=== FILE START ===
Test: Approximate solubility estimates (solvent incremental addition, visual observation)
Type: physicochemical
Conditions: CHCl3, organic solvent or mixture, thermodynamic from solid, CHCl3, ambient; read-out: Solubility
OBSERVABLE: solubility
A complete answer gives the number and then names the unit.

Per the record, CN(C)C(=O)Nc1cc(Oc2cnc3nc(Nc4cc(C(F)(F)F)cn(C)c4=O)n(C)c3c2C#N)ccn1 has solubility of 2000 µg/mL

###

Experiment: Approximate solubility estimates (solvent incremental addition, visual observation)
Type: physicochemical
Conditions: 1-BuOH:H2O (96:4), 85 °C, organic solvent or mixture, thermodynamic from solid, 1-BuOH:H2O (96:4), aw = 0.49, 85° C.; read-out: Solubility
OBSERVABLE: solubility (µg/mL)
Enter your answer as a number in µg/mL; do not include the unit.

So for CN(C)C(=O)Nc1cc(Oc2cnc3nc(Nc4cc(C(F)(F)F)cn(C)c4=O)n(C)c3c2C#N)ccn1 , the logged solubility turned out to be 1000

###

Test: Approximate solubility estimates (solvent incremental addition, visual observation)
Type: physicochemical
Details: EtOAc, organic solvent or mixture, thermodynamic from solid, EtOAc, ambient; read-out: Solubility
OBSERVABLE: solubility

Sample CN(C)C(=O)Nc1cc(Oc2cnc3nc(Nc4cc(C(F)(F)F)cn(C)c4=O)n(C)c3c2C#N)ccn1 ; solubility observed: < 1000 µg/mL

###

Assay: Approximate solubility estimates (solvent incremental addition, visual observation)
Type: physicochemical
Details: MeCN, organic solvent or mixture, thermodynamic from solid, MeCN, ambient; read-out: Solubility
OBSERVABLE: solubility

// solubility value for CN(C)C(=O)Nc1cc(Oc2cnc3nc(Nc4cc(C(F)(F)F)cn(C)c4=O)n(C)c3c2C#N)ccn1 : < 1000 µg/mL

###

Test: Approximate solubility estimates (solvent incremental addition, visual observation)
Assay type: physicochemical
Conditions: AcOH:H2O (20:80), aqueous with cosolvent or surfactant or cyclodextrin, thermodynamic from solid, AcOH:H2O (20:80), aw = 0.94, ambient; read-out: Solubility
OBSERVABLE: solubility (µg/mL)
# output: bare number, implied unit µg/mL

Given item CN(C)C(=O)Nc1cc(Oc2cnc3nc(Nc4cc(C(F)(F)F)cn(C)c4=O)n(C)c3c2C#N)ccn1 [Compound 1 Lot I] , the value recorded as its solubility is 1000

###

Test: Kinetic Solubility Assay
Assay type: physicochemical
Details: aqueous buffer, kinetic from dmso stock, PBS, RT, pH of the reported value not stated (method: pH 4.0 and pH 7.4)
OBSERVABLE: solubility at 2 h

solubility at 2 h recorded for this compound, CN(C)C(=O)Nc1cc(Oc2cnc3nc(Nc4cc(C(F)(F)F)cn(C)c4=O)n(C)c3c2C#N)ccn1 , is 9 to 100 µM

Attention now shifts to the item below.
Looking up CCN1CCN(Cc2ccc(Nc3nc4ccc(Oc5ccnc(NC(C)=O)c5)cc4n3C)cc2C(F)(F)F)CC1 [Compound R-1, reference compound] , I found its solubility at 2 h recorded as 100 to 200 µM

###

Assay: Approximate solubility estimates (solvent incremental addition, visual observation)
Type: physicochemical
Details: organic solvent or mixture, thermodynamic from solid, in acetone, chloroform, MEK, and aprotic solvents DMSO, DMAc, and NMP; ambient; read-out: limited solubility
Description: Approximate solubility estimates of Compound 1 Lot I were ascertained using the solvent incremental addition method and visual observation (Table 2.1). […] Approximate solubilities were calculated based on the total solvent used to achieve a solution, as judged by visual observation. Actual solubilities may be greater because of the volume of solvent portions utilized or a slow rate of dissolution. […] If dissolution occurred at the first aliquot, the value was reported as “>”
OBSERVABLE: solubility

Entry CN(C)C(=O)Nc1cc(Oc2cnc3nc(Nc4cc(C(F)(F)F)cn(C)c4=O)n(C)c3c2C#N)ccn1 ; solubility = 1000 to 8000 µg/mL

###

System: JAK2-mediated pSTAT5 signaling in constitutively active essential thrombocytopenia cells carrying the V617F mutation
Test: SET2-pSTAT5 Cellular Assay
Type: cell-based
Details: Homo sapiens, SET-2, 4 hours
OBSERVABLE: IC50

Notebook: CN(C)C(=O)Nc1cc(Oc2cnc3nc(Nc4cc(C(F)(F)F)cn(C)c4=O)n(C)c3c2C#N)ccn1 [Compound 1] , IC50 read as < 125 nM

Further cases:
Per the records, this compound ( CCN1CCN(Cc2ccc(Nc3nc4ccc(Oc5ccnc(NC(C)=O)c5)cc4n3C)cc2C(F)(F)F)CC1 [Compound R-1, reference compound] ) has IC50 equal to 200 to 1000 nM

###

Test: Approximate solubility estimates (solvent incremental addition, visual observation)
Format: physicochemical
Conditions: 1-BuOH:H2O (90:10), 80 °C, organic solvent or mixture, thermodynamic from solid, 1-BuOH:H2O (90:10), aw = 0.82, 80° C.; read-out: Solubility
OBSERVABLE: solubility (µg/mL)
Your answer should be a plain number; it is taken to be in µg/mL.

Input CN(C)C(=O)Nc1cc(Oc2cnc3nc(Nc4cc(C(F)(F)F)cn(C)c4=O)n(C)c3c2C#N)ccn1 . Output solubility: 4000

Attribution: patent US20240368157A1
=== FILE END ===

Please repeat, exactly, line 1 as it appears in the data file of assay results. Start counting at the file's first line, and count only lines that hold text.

Test: Approximate solubility estimates (solvent incremental addition, visual observation)